This much is clear from the early weeks of Martin O'Malley's presidential campaign: he is positioning himself as the bane of Wall Street's existence. He attacked Goldman Sachs Chief Executive Officer Lloyd Blankfein during his campaign announcement speech. He's repeatedly used his stump speeches to call for more restrictive Wall Street regulation and more concrete consequences for executives at the helm of the largest banks during the 2008 financial crisis.
"If you—and your megabanks—which we, the American taxpayer, saved want to begin to restore the confidence in your leadership, you need to start by saying two things: “we’re sorry” and “thank you,” O'Malley, the former Maryland governor, wrote in an open letter to Wall Street released Thursday by his campaign.
Along with it, he backed the talk up with policy proposals in the form of a detailed 10-page white paper. It places him firmly in the camp of progressive activists and advocates who have attacked President Barack Obama's team for being too lax on Wall Street.
But first a slight problem. O'Malley's team meticulously footnoted the information contained in the 10-page document. In all, there were 37 footnotes. The very first, tied to the revolving door between government and the financial services industry, cites a story about former Attorney General Eric Holder taking a $77 million job with JPMorgan. Well, that didn't happen. And the story itself came from the satirical news site The Daily Currant.
Lis Smith, O'Malley's spokeswoman, took it in stride (and made a good point—they are far from the first campaign to deploy an errant footnote and certainly won't be the last.)
The footnote was replaced with a link to a real story (about Holder's return to his white-shoe law firm, Covington and Burling), underscoring the irony that given the current state of the government-to-industry revolving door, it's not like there was a shortage of examples to choose from.
The paper itself is worth digging into, however, both on policy grounds and for the politics. As Democrats look for an opening to attack front-runner Hillary Clinton, a "get tough" stance on Wall Street has become a must-have for Democratic candidates in the race. Clinton herself has taken a sharp tone, particularly when it comes to hedge funds, yet early state polling does show concern among Democratic voters about her willingness to take on the largest banks. Vermont Senator Bernie Sanders has surged in recent weeks. There has been some thought that part of that surge has been due to Sanders' ability to attract some potential voters who had been holding out for a run by Senator Elizabeth Warren, the Massachusetts Democrat who has been Wall Street's Public Enemy No. 1 since before she was even elected.
Sanders does his part to appeal to those in the party who find the largest banks and their practices objectionable. He's regularly proposed legislation to break up the largest banks. He's proposed a financial transaction tax. He's made clear a Sanders administration would place a target on the back of the largest Wall Street firms. In June Bloomberg Politics polls in Iowa and New Hampshire, Sanders held 18 and seven point advantages when compared to Clinton on the question of who would "take on Wall Street and financial elites." The poll question did not ask about views on O'Malley. Even as he's run out a series of policy proposals, he has seen his poll numbers stick steadily in the 1 to 2 percent range.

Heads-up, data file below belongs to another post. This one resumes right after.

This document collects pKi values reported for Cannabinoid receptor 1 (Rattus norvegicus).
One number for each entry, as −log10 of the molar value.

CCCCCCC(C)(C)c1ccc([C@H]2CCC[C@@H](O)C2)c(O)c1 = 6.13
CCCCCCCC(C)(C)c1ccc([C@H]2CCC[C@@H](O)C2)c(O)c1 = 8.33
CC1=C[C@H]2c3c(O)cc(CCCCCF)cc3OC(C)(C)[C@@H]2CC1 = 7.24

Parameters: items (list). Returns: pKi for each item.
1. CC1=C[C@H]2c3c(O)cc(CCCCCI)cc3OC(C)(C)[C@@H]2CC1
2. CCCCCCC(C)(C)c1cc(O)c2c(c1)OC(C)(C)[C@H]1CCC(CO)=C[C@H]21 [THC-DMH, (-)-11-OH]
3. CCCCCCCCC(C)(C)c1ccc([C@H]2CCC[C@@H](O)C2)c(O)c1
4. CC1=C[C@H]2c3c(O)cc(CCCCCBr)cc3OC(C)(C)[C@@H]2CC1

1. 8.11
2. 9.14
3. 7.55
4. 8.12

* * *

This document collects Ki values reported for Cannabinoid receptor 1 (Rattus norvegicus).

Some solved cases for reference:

What makes O'Malley's white paper interesting is not just the clear appeal he's making to the so-called "Warren wing," but his willingness to take a deep dive into financial arcana to do so. Breaking up the banks is a great topline call to the base, but talking about the Justice Department's positions on deferred prosecution agreements or cracking down on how the Securities and Exchange Commission votes on waivers for financial institutions that have run into legal trouble? What about requiring the general counsel of the Federal Reserve to be a presidential appointee? Not so much. But these are absolute siren calls to the types of progressive policy wonks for whom Warren has held such appeal. For groups like Americans for Financial Reform, or Better Markets or the series of high profile, and very knowledgeable, individuals who write regularly on these topics from the left, these are the types of proposals they have been pushing, with little to no traction inside the Obama administration, for years.
These individuals and groups are motivated by policy—these policies specifically—and bring along with them equally motivated followings. With the exception of one commissioner at the Securities and Exchange Commission and a few senators on Capitol Hill, their voices often are ignored. O'Malley, on the other hand, is embracing them in full. And his willingess to get wonky could have a payoff: When spoken about in broad terms, those policies, which are centered on the perception of unfairness and politically connected corporate giants being let off the hook, can also sound pretty good out on the campaign trail.
None of this means O'Malley's numbers will suddenly to start to move in a meaningful way, but he has set a new standard on the policy front when it comes to Wall Street regulation and financial services policy in general. How that seeps into the overall debate in the Democratic primary—and the vocal advocates who he brings along with him on that ride--will be worth paying attention to in the months ahead.